A zero hours contract is a contract entered into between two parties (the employer and the worker) whereby the employee agrees to provide services, whether or not in writing.
It may be possible for the terms of the contract to be identified from what the parties have said/how they acted.
Usually the agreement covers the work to be done, rate of pay and commonly makes it clear that the employer is under no obligation to provide any work.
The worker may be able to refuse any work that is offered.
So what’s all the fuss about?
It has been suggested that these arrangements are unfair on workers since workers may be exploited. For example, there is no certainty as to what, if any, hours will be provided and so the worker’s income is not guaranteed.
Some employers may use these contracts on a large scale rather than to meet a particular business need.
But such arrangements can be attractive given the flexibility and absence of specific hours.
There might also be no restriction on working for other employers too.
So what rights do such workers have?
This depends on the specific circumstances in each case.
Also, whether or not an individual has the right to make a claim for unfair dismissal, unlawful discrimination, breach of contract, etc. will depend on whether the worker satisfies the eligibility criteria for each claim. For unfair dismissal, a claimant requires to be an employee and have sufficient continuous service.
Case law has developed such that certain characteristics need to be present to be “an employee”.
One important ingredient is that the worker is required to personally provide their services. Another is that the employee must be under an obligation to carry out work when required (with a similar obligation on the employer to provide work). A zero hours worker might not be able, therefore, to claim unfair dismissal.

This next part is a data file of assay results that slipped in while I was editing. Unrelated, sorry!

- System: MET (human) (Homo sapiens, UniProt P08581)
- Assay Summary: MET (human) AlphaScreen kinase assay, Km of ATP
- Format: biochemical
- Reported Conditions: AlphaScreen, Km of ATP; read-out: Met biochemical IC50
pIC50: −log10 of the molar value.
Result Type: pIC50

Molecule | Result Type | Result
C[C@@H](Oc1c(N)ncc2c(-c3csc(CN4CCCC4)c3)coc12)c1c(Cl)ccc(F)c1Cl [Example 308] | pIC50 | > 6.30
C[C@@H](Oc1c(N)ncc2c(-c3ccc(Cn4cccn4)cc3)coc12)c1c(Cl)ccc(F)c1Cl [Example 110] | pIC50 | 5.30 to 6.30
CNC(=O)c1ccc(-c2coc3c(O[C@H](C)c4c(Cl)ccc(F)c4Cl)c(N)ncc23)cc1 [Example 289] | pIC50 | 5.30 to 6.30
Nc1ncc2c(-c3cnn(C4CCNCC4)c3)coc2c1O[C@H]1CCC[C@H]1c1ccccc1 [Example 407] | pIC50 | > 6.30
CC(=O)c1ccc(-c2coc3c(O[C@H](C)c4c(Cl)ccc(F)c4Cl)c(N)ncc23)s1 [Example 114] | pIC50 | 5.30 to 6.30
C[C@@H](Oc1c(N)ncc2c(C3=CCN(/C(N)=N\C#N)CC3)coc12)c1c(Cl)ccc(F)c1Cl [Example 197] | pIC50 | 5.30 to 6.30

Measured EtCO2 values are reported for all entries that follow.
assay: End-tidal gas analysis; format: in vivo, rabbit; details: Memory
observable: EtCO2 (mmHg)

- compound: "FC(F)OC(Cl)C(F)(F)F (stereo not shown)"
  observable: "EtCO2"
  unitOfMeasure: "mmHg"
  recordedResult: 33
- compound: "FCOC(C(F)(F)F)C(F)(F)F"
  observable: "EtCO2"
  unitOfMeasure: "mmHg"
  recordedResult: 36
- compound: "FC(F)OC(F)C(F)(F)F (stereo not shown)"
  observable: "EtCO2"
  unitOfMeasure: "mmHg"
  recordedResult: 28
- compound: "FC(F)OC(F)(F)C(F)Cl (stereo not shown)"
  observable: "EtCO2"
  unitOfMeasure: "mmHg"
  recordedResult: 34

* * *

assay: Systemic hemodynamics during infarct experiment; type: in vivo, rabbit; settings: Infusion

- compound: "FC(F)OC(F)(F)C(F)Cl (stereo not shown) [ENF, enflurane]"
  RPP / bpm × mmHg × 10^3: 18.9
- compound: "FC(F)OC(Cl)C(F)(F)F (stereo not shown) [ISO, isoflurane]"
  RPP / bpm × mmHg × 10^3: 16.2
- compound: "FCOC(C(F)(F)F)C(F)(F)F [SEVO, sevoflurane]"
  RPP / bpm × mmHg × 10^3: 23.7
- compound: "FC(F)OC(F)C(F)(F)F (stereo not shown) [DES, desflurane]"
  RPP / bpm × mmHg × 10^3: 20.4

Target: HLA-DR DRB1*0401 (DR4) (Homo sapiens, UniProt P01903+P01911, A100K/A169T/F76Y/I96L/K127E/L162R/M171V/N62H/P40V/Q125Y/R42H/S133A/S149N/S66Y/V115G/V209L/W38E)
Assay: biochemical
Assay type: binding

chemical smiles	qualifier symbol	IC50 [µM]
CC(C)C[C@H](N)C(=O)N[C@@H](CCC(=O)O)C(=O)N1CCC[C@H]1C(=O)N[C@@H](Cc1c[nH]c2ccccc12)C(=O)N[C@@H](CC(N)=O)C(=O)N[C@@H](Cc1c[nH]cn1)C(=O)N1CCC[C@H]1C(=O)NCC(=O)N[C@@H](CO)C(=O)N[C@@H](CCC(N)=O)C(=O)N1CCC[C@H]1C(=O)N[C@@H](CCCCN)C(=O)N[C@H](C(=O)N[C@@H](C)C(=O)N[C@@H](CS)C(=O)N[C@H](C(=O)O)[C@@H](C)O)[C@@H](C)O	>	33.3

To claim unlawful discrimination and holiday pay, claimants require to satisfy the definition of a “worker”, which is a more widely defined category and includes those engaged to provide services personally who are not genuinely self-employed.
Zero hours workers might be able to satisfy this definition and could have the right to claim unlawful discrimination and accrued holidays (which is not a straightforward matter).
Problems arise where the written agreement between the parties (if any) does not reflect the reality of the situation in practice.
If, in practice, a zero hours worker is actually expected to work 40 hours every week, a court or tribunal might conclude that the parties had agreed to vary their relationship so that the worker was a full-time employee.
There can be much uncertainty if the terms of the contract are not implemented in practice (even if the terms are in writing).
Care is needed when engaging workers to ensure that thought has been given to the precise nature of the contractual relationship and what the consequences might be.
Consider what the specific need is and prepare a properly worded agreement covering the main practical and legal issues. What rights would such workers have? How will holiday pay be dealt with?
Given the risks in this area and potential challenges that exist, the need for specialist employment law advice has never been greater.
• David Hoey is a partner and accredited specialist in employment law at BTO Solicitors.